+ If you found this article of interest, please share it.

What else can you do today to turn your business social?

Blogging impressions: how to improve the focus of every post

Just around the time I started to blog I found a post which didn’t sink in at the time I read it. However a few posts later I realized the value of this remark:

Don’t try to save the world in a single post.

(If you happen to recognize this quote please let me know and I’ll be sure to mention the author for inspiring me.)

When you start blogging you may have so much to share that you end up cramming too many (interrelated) subjects into one post.

Blogging Impressions 2: Add Focus to your writing

Add focus to your writing

By doing so you run a few risks at once:

  • You find yourself running out of subjects quite soon (or so it may seem);
  • You exhaust your readers by the sheer length of your post. If it’s a detailed “how to” step-by-step guide you’re excused – people love that like they love one-stop shopping!
  • Your post would have been better if you’d chopped it up into several posts so you could focus on one subject – rather than saying a little about a lot of different subjects.

How to improve your posts: quick fix

Suppose you find you’ve just written an incoherent, rambling post that offers a “sight-seeing tour of my favorite subject”. What can you do about it?

  1. Take a moment to identify subjects (or aspects of your main subject) that would be much happier in their own post. Sometimes a single paragraph contains enough information for a whole post. You’re not doing it justice by confining the subject to a single paragraph.
  2. Get rid of paragraphs that lead your reader off the main track. Move any paragraph which does not support your main statement or question into a separate space (note, document, draft). Leave it there for a few hours.
  3. Edit your original post. Make sure your recent pruning session doesn’t leave ugly marks in your text. Remove arguments that don’t make sense because the only reason you wrote them was to lead up to the subject that didn’t quite fit in…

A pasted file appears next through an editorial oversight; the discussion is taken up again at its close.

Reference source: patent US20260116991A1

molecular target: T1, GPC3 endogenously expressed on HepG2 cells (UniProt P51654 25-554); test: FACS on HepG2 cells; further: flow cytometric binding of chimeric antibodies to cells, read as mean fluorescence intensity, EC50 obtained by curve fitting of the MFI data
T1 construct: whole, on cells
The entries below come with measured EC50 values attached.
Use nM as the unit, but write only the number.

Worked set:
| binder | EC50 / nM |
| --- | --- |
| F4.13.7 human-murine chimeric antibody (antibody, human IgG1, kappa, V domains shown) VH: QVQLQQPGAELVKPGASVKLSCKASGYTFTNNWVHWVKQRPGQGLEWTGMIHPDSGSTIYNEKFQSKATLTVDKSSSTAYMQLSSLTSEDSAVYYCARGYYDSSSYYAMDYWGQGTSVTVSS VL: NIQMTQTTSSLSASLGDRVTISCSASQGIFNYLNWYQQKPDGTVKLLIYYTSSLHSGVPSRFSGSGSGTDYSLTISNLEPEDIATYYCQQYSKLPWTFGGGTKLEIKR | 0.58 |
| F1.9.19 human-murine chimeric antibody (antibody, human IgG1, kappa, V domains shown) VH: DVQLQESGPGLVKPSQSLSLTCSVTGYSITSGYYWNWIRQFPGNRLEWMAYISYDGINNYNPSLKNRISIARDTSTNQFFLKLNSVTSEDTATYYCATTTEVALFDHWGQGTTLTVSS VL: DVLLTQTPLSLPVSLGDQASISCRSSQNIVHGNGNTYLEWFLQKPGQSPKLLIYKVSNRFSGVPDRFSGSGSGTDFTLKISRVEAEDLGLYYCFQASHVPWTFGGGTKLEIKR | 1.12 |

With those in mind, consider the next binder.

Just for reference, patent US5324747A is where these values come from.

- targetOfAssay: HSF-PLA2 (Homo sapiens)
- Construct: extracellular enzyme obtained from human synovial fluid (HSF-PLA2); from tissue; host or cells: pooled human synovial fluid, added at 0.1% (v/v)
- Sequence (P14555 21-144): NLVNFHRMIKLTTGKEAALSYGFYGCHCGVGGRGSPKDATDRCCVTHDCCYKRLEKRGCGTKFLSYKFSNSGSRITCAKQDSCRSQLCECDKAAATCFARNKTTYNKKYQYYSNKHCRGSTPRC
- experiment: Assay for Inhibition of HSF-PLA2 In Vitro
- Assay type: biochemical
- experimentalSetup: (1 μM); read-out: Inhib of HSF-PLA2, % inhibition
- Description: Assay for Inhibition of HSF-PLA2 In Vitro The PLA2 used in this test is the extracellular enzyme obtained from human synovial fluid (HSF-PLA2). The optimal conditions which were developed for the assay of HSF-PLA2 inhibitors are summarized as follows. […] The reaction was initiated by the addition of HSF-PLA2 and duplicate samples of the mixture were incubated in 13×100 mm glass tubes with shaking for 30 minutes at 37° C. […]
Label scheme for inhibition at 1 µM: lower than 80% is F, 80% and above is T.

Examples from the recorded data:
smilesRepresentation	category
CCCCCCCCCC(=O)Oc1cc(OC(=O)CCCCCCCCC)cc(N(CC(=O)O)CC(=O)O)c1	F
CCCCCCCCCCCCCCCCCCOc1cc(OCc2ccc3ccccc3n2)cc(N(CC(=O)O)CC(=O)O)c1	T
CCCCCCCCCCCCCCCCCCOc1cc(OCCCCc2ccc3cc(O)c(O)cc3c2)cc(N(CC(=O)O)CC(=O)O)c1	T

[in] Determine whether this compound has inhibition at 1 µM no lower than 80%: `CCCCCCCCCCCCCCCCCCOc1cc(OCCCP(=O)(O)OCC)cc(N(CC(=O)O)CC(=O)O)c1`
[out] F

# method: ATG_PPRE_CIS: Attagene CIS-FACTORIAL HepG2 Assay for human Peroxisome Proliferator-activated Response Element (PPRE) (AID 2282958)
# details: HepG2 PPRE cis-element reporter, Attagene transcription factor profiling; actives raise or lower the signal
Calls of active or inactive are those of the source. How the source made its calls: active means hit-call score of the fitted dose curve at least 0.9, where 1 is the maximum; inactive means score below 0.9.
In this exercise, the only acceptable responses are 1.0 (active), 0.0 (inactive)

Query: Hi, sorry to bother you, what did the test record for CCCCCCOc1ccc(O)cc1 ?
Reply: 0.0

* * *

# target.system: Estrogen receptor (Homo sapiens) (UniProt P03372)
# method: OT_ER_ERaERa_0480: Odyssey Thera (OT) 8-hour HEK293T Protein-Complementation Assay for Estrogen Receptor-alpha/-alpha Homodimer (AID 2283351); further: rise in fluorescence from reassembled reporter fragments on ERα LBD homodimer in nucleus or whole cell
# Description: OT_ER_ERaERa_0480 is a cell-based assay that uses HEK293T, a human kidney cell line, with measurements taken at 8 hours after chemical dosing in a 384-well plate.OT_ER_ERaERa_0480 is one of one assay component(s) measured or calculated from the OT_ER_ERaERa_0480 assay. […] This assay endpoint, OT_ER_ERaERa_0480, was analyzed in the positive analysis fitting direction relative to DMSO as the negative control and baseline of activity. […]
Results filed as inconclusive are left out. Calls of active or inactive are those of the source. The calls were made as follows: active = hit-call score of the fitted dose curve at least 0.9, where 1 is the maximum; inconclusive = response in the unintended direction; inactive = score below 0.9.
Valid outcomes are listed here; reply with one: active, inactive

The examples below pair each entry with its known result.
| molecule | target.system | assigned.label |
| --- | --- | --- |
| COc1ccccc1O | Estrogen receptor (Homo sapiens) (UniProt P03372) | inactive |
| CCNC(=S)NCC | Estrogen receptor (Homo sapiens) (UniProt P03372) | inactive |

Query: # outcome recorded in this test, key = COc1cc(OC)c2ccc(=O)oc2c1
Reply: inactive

4. Then come back and see if the paragraph you took out has the potential to grow into a whole post once you’ve added water and proper soil.

New post: try to start writing by not writing

Approach every subject you’d like to tackle in your blog as though it’s a project. Here are a few steps that may help you.

Explore your subject. Your main aim is to find out what different aspects there are – some of which might lead you into opposite directions. You can try mindmapping, or just sitting and thinking if that suits you better. Find information on the internet if you think you have missed anything.

Select aspects to write about. Take one or two aspects you could write a nice, focused and ‘complete’ post about. Try to be clear on why you need to focus on your selected aspects today, and why other aspects can wait.

If you’ve chosen more than one aspect, determine what the connection between those aspects is: why and how do they fit into one post? If you can’t find an answer, putting them into the same post may be a mistake.

Then sit down and write.

Edit your new post. Are you happy with the result? Are there parts of your post that seem out of place? Check if those parts happen to belong to different aspects of your subject, which you resolved to write about at a later time.

Think of your blog as a book. You don’t need to write it in one day. You just need to know what the chapter you write today adds to your story line.

Simply knowing what each separate post is supposed to solve or add should give a sense of direction to your efforts. Good luck!

+ If you enjoyed this post, please share it.

How has this post helped you? What other methods do you use to improve your blogging?